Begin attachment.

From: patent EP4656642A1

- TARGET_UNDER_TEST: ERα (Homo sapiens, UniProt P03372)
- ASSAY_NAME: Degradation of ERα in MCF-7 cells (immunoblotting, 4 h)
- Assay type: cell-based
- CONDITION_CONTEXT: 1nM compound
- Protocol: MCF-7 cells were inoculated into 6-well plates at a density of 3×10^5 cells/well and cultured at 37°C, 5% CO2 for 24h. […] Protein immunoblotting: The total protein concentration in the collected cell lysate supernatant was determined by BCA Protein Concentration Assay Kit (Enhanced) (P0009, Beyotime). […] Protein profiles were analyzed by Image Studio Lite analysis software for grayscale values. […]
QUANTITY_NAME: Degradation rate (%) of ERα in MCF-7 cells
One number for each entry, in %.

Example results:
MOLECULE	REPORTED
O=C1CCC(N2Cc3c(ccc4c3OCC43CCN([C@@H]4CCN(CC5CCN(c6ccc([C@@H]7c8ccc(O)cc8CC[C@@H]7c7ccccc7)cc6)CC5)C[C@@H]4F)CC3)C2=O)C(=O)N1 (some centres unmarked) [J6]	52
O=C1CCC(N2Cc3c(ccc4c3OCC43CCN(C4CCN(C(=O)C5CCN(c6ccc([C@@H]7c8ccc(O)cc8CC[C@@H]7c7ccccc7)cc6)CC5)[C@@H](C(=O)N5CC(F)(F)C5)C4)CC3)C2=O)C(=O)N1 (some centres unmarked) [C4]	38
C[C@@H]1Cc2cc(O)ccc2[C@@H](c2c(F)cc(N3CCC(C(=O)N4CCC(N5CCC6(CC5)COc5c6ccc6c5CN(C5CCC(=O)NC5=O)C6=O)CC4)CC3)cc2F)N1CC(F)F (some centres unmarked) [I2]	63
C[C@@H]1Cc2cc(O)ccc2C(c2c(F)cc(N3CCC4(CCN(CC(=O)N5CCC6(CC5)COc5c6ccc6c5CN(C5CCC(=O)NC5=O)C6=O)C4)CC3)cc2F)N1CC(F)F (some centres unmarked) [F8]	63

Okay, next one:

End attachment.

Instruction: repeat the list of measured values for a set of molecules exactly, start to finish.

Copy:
From: patent EP4656642A1

- TARGET_UNDER_TEST: ERα (Homo sapiens, UniProt P03372)
- ASSAY_NAME: Degradation of ERα in MCF-7 cells (immunoblotting, 4 h)
- Assay type: cell-based
- CONDITION_CONTEXT: 1nM compound
- Protocol: MCF-7 cells were inoculated into 6-well plates at a density of 3×10^5 cells/well and cultured at 37°C, 5% CO2 for 24h. […] Protein immunoblotting: The total protein concentration in the collected cell lysate supernatant was determined by BCA Protein Concentration Assay Kit (Enhanced) (P0009, Beyotime). […] Protein profiles were analyzed by Image Studio Lite analysis software for grayscale values. […]
QUANTITY_NAME: Degradation rate (%) of ERα in MCF-7 cells
One number for each entry, in %.

Example results:
MOLECULE	REPORTED
O=C1CCC(N2Cc3c(ccc4c3OCC43CCN([C@@H]4CCN(CC5CCN(c6ccc([C@@H]7c8ccc(O)cc8CC[C@@H]7c7ccccc7)cc6)CC5)C[C@@H]4F)CC3)C2=O)C(=O)N1 (some centres unmarked) [J6]	52
O=C1CCC(N2Cc3c(ccc4c3OCC43CCN(C4CCN(C(=O)C5CCN(c6ccc([C@@H]7c8ccc(O)cc8CC[C@@H]7c7ccccc7)cc6)CC5)[C@@H](C(=O)N5CC(F)(F)C5)C4)CC3)C2=O)C(=O)N1 (some centres unmarked) [C4]	38
C[C@@H]1Cc2cc(O)ccc2[C@@H](c2c(F)cc(N3CCC(C(=O)N4CCC(N5CCC6(CC5)COc5c6ccc6c5CN(C5CCC(=O)NC5=O)C6=O)CC4)CC3)cc2F)N1CC(F)F (some centres unmarked) [I2]	63
C[C@@H]1Cc2cc(O)ccc2C(c2c(F)cc(N3CCC4(CCN(CC(=O)N5CCC6(CC5)COc5c6ccc6c5CN(C5CCC(=O)NC5=O)C6=O)C4)CC3)cc2F)N1CC(F)F (some centres unmarked) [F8]	63

Okay, next one: